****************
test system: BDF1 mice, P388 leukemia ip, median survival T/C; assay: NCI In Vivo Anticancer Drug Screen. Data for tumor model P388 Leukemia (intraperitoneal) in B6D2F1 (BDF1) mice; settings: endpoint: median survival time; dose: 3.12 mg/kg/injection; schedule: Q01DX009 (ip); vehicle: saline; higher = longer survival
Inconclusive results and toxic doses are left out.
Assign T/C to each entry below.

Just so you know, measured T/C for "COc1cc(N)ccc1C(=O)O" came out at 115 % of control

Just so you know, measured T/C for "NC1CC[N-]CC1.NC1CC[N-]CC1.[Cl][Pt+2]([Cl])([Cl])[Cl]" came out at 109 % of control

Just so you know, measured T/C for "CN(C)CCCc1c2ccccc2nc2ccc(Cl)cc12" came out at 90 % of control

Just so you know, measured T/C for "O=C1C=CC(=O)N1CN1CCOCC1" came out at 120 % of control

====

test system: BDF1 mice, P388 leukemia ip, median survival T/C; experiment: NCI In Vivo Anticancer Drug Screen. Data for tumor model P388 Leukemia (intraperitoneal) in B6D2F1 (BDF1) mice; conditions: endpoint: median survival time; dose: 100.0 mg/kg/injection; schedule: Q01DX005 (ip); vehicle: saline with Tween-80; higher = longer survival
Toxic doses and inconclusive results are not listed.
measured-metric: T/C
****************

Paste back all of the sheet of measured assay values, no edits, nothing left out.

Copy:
test system: BDF1 mice, P388 leukemia ip, median survival T/C; assay: NCI In Vivo Anticancer Drug Screen. Data for tumor model P388 Leukemia (intraperitoneal) in B6D2F1 (BDF1) mice; settings: endpoint: median survival time; dose: 3.12 mg/kg/injection; schedule: Q01DX009 (ip); vehicle: saline; higher = longer survival
Inconclusive results and toxic doses are left out.
Assign T/C to each entry below.

Just so you know, measured T/C for "COc1cc(N)ccc1C(=O)O" came out at 115 % of control

Just so you know, measured T/C for "NC1CC[N-]CC1.NC1CC[N-]CC1.[Cl][Pt+2]([Cl])([Cl])[Cl]" came out at 109 % of control

Just so you know, measured T/C for "CN(C)CCCc1c2ccccc2nc2ccc(Cl)cc12" came out at 90 % of control

Just so you know, measured T/C for "O=C1C=CC(=O)N1CN1CCOCC1" came out at 120 % of control

====

test system: BDF1 mice, P388 leukemia ip, median survival T/C; experiment: NCI In Vivo Anticancer Drug Screen. Data for tumor model P388 Leukemia (intraperitoneal) in B6D2F1 (BDF1) mice; conditions: endpoint: median survival time; dose: 100.0 mg/kg/injection; schedule: Q01DX005 (ip); vehicle: saline with Tween-80; higher = longer survival
Toxic doses and inconclusive results are not listed.
measured-metric: T/C